The 4 Warning Signs You're In a One-Sided Relationship

Plus, how to know whether or not it's time to walk away.
One-Sided Relationship
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Dina Cheney - The Knot Contributor.
Dina Cheney
Dina Cheney - The Knot Contributor.
Dina Cheney
The Knot Contributor
  • Dina writes for The Knot Worldwide, specializing in food, travel and relationships.
  • With more than 20 years of experience in service journalism, she also pens articles and recipes for publications, such as Good Housekeeping, Parents, SELF, Health, Men’s Health, Men’s Journal, Prevention, Fine Cooking, Weight Watchers and Diabetic Living.
  • Dina graduated from Columbia College, Columbia University and The Institute of Cul...
Updated Jun 30, 2023

Let's set the scene: You're exhausted and maybe even hurt and resentful. For what feels like the zillionth time, you're the one initiating a date or sex with your partner. Sound familiar? Then you may be in what's known as a one-sided relationship.

For insight into what is a one-sided relationship, as well as the signs of this common relationship pattern, we turned to two experts in the field: Marisa T. Cohen, Ph.D., LMFT is a relationship scientist, therapist and professor; while relationship expert Susan Winter is a coaching professional and the author of Breakup Triage: The Cure for Heartache.

So if you suspect you may be in a one-sided relationship, scroll on to learn what they are and how to spot them.

What Is a One-sided Relationship?

A one-sided relationship features an unequal investment by partners, with one putting in more time, energy, or commitment into the relationship than the other. "You're the one who's doing all the giving," Winter explains. "The more you put into the relationship, the less you get back. There's a constant feeling that your tank is on empty."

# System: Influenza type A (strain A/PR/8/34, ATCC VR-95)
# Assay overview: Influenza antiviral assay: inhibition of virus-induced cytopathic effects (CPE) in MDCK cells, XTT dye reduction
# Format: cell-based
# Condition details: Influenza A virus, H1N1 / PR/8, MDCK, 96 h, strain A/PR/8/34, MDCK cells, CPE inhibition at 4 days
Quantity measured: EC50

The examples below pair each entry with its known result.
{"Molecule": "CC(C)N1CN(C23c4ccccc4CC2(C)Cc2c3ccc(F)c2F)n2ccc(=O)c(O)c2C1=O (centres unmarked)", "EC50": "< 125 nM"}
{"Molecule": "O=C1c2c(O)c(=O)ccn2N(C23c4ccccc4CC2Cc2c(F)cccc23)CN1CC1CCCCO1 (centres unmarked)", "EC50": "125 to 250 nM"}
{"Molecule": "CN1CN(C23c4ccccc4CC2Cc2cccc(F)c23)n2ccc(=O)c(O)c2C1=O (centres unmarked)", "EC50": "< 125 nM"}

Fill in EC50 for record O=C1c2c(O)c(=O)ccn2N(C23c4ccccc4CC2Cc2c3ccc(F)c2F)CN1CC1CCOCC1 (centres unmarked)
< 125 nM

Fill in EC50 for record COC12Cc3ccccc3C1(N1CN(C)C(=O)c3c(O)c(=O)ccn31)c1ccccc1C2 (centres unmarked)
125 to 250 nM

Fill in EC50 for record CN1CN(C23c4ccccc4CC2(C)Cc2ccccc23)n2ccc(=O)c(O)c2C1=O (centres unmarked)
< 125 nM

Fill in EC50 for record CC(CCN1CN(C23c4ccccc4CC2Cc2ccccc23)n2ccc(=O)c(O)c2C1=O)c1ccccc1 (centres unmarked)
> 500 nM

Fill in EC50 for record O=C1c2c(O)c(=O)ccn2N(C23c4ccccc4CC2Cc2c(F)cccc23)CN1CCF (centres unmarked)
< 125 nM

Although one-sided relationships can be frustrating, they aren't the same as one-sided love, Dr. Cohen is sure to note. Unlike one-sided love (where one person's affection is not returned by the other), one-sided relationships can feature a balance of love.

What Causes a One-Sided Relationship?

There may or may not always be a specific root cause as to why a relationship is or becomes one-sided. However, Dr. Cohen does identify three common causes that are often behind the imbalance.

  • Attachment issues: A partner who is avoidantly attached may be more hesitant to make a commitment and invest in a relationship.
  • Outside circumstances: Life events or stressors may cause one partner to lose the emotional capacity to invest in a relationship.
  • Differing goals and expectations: One partner may view a relationship as a serious commitment, while the other sees it as more casual.

What Are the Signs of a One-Sided Relationship?

Worried about there not being a ton of partnering in your partnership? Consider the following signs of a one-sided relationship, keeping in mind that a relationship can have temporary imbalances throughout their course. For instance, if one partner is sick or grieving a loss, they might not have the energy to invest at that time. In those cases, do your best to be patient while being sure to take care of yourself, too.

1. You're feeling drained by your relationship.